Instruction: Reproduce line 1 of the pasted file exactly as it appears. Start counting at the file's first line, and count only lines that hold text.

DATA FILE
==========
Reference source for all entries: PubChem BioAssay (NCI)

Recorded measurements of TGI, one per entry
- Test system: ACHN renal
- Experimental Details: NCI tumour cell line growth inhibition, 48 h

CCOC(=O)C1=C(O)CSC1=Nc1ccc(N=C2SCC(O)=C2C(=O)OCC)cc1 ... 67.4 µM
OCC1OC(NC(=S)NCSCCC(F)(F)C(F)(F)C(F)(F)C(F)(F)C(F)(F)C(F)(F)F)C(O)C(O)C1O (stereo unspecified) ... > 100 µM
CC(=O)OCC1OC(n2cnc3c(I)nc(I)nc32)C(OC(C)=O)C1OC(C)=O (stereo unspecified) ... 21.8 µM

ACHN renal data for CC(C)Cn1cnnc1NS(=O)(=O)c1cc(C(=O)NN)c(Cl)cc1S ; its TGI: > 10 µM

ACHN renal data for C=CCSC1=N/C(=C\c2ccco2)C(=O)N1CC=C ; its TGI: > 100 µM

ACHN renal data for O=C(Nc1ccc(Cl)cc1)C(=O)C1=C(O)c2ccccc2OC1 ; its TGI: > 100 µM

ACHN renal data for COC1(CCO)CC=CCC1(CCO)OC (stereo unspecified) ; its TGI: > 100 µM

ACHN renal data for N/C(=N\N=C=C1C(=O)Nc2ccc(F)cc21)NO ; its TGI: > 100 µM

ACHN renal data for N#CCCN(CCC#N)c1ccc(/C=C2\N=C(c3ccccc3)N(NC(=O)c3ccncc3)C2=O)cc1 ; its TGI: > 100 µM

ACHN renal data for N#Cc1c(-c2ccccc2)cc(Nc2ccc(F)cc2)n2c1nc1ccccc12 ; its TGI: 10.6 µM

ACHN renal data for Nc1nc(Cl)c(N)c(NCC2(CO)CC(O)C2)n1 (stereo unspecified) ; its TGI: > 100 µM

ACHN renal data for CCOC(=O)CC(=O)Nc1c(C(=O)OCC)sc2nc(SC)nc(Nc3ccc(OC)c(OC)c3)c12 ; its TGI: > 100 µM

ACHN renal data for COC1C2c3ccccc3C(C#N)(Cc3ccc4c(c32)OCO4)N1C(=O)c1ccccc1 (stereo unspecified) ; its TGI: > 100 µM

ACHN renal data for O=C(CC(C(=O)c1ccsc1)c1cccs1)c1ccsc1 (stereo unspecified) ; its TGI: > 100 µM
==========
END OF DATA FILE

Reference source for all entries: PubChem BioAssay (NCI)